High-profile public servant and Department of Home Affairs deputy secretary Rachel Noble has been named the new head of the Australian Cyber Security Centre.
Australian Signals Directorate director-general Mike Burgess announced the appointment on Wednesday afternoon, marking Noble’s return to the signals intelligence agency.
She replaces former ACSC head Alastair MacGibbon, who resigned as Australia’s national cyber security advisor last month.
“I’m delighted that Rachel’s agreed to return to ASD to take this important and challenging role,” Burgess said in a statement.
“The cyber threat is real and Rachel is ideally qualified to confront it.”
Noble has spent more than 20 years in the public service, most recently as the Home Affairs’ executive group deputy secretary, where her responsibilities spanned enterprise strategy, risk, assurance and security.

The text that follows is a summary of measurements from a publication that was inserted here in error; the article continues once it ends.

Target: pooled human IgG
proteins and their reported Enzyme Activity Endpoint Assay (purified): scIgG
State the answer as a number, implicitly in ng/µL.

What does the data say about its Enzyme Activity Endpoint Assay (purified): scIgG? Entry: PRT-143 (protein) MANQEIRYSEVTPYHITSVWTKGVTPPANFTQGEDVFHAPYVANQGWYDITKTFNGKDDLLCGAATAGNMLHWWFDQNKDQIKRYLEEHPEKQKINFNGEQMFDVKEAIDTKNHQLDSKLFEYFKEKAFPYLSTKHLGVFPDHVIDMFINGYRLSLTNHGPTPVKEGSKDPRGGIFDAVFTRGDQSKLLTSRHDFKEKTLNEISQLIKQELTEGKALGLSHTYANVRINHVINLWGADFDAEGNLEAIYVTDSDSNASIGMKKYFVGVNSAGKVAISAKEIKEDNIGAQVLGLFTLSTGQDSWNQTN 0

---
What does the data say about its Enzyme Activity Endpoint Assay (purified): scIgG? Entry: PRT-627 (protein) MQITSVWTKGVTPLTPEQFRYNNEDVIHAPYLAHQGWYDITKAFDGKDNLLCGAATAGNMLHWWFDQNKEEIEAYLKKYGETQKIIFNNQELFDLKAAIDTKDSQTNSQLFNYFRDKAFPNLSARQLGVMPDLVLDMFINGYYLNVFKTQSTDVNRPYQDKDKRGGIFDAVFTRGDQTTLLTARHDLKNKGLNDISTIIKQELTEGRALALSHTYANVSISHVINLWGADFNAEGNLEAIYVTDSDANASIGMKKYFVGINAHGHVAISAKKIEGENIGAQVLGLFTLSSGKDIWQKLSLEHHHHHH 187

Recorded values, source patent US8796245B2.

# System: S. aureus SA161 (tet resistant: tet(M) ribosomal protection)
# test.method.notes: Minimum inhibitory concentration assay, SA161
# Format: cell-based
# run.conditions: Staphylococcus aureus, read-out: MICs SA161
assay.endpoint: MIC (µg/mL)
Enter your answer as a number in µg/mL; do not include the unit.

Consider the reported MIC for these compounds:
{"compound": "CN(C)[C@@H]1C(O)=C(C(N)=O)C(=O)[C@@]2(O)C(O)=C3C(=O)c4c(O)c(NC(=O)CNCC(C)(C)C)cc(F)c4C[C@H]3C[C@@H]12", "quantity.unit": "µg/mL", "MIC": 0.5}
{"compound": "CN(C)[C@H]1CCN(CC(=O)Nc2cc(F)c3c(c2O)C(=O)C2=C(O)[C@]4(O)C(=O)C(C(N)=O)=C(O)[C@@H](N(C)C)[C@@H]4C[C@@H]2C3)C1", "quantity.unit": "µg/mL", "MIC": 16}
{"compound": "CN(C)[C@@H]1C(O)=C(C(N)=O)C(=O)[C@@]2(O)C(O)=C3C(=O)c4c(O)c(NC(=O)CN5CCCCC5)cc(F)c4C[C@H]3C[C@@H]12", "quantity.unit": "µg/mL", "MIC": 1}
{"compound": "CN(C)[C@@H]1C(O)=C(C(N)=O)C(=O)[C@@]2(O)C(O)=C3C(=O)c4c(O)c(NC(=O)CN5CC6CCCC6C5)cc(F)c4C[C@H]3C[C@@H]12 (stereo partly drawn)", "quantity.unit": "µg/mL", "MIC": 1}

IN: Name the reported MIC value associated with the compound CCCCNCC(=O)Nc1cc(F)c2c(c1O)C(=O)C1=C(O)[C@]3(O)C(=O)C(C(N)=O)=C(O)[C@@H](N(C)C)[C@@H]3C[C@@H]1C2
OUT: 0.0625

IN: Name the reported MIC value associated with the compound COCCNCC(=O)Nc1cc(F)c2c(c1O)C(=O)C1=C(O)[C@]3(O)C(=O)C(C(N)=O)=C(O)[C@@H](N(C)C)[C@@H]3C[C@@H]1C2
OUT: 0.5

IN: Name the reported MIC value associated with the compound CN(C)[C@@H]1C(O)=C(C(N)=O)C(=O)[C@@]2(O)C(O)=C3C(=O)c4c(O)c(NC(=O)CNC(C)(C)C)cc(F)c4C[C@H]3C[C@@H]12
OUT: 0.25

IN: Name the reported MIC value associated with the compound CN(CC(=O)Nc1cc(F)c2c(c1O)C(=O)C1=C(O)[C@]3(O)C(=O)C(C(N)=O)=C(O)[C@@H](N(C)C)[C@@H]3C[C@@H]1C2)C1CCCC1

She joined the then Australian Customs and Border Protection Service (ACBPS) in May 2013 as the national director intelligence and chief information officer after a short stint as Department of Defence’s ministerial and executive coordination and communication first assistant secretary.
Prior to this she spent three years as Australia’s first national security chief information officer within the Department of the Prime Minister and Cabinet – a position that was created in April 2009 after the government’s 2008 review of homeland and border security.
She has also held other senior roles within Defence, including the then Defence Signals Directorate, the Bureau of Meteorology, and began her career outside the public sector altogether at Optus.
“Rachel Noble possesses a formidable skill set and the new role brings together her experience in cyber, science and security,” Burgess said.
“I’m particularly impressed by Rachel’s leadership qualities, which were so well displayed when she and I worked together previously to improve cyber policy across government.”
Noble said she was “really looking forward to returning to ASD” for what will be her third stint at the signals intelligence agency during her career.
“I have always enjoyed the work of ASD and this will be the third time in my career that I have worked there,” she said.
“I’m delighted to be reconnecting with some of my old colleagues and making new ones, too.”